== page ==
The costs of centralizing information are higher than people understand. Until they have worked in actual organizations that have missions like fighting a war or making a profit, people tend to underestimate just how expensive it can be to centralize information.
If our mental picture of the world is like the pointy-haired manager in the Dilbert cartoons, we’ll tend to favor institutions where knowledge comes from the knowledge frontier, and is then moved to the central office where the managers sit and cogitate. The managers then push stupid orders back to the frontier.
And that pretty much describes the way collectivists want to organize the world. They don’t want there to be peer-to-peer consent because they think they can save a bunch of time and cost if everything can be centralized.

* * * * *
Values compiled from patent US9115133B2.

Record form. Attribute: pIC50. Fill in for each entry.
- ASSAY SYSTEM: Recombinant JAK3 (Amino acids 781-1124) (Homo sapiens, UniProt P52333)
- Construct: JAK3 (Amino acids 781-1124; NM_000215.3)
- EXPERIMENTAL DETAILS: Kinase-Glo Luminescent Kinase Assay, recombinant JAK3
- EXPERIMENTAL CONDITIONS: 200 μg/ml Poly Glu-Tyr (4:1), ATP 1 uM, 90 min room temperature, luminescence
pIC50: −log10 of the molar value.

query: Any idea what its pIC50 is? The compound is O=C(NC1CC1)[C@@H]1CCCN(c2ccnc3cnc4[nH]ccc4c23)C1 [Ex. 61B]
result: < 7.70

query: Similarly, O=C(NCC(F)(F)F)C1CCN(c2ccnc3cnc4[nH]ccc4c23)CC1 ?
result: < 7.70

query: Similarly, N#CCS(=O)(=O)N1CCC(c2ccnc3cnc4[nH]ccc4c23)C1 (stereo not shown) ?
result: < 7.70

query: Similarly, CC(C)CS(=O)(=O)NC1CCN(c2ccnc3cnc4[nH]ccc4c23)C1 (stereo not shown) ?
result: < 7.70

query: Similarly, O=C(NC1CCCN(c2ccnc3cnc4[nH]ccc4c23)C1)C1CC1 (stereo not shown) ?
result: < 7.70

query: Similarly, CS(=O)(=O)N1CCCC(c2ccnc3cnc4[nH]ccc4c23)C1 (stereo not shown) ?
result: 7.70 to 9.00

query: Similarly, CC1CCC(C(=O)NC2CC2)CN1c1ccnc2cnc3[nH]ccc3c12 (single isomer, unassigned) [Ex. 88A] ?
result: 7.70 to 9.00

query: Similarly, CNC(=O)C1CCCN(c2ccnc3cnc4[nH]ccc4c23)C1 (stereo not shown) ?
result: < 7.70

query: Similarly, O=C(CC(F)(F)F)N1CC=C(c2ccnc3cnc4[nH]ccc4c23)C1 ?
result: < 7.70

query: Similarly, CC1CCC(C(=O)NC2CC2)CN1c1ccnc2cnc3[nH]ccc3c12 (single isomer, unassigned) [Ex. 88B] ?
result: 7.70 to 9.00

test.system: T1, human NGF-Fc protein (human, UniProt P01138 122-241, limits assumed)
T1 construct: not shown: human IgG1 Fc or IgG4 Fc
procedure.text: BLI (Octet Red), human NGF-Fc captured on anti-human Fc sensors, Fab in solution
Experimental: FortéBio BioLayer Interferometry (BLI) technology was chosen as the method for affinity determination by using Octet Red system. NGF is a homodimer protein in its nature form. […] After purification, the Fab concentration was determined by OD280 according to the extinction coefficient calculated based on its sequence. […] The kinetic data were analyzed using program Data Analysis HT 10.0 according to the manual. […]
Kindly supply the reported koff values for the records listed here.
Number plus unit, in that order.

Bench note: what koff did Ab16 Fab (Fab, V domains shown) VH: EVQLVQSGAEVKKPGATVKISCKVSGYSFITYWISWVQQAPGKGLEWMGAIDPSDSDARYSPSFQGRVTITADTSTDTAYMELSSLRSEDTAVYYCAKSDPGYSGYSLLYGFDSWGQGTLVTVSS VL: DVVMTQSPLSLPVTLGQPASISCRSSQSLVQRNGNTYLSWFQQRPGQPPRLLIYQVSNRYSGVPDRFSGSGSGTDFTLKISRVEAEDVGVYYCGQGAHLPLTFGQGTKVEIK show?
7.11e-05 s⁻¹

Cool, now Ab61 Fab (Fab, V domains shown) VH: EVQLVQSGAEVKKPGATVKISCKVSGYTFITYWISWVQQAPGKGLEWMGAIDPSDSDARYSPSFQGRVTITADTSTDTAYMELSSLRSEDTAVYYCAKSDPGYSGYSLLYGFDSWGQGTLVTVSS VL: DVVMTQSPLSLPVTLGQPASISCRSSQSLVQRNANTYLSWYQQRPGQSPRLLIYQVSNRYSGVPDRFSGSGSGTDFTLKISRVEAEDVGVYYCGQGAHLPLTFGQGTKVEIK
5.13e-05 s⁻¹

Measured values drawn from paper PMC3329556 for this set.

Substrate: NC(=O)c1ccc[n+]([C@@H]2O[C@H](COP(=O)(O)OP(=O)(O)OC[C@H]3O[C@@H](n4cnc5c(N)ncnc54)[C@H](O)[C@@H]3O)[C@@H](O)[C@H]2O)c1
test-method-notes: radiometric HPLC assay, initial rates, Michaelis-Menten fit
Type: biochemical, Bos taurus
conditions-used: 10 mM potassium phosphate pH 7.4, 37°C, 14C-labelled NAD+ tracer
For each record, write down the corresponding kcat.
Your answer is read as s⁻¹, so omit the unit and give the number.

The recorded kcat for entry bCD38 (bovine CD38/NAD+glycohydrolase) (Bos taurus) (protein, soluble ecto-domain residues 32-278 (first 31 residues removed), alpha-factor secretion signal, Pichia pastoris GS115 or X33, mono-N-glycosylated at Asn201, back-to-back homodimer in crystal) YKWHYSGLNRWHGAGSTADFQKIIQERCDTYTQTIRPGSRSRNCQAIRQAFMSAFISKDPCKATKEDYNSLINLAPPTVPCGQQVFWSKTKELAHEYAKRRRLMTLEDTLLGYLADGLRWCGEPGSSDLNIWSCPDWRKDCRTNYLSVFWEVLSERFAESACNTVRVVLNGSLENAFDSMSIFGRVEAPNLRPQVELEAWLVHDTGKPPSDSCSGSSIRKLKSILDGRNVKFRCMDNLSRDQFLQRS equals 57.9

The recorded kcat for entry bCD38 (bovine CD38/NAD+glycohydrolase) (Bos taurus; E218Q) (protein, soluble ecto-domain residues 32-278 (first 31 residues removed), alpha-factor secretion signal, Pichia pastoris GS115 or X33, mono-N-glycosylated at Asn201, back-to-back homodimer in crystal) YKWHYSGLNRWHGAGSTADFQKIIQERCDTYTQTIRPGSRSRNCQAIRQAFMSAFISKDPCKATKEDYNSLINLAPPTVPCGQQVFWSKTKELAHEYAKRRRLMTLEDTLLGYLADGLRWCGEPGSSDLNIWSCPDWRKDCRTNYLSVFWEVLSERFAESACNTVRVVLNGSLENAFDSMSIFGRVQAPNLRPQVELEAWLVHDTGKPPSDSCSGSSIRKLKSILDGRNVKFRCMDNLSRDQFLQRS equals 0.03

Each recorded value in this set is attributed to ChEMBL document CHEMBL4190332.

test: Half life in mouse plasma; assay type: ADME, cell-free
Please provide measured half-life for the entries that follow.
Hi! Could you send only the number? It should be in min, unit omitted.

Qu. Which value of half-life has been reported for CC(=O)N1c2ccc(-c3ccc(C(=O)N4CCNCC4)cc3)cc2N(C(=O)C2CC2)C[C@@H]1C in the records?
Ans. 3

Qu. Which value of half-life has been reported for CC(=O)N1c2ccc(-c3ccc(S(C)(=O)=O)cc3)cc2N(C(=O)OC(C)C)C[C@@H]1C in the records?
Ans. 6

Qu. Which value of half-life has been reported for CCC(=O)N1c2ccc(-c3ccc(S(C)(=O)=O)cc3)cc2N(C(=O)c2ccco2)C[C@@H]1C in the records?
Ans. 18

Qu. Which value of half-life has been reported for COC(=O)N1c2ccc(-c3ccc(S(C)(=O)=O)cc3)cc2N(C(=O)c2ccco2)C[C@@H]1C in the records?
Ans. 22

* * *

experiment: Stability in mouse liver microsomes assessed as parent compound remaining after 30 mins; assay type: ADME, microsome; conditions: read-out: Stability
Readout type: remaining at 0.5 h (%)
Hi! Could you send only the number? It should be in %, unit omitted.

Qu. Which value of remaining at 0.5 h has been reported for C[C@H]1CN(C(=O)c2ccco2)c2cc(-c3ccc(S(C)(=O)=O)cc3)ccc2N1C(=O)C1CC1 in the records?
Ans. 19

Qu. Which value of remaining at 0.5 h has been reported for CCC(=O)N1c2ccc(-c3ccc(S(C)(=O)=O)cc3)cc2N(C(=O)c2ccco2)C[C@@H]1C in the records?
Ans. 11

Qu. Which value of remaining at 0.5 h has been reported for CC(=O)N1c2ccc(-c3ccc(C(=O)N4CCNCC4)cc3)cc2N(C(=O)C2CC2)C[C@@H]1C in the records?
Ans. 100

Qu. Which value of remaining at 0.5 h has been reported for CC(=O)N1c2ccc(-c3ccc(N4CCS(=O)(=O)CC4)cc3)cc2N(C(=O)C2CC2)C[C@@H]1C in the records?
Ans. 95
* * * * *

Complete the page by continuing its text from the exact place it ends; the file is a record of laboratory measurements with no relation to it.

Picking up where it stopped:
Hayek understood this well, especially in his 1945 article “The Use of Knowledge in Society.” This article influenced Thomas Sowell’s work in his books A Conflict of Visions and Knowledge and Decisions. And all of these works influenced me.
Thanks to the works of Hayek and Sowell, I’ve come to appreciate that whether we’re talking about business or social matters, life is all about avoiding the costs of centralizing information to some higher power that then spits orders out.
Read the rest via The Future Is Decentralized – Walden Labs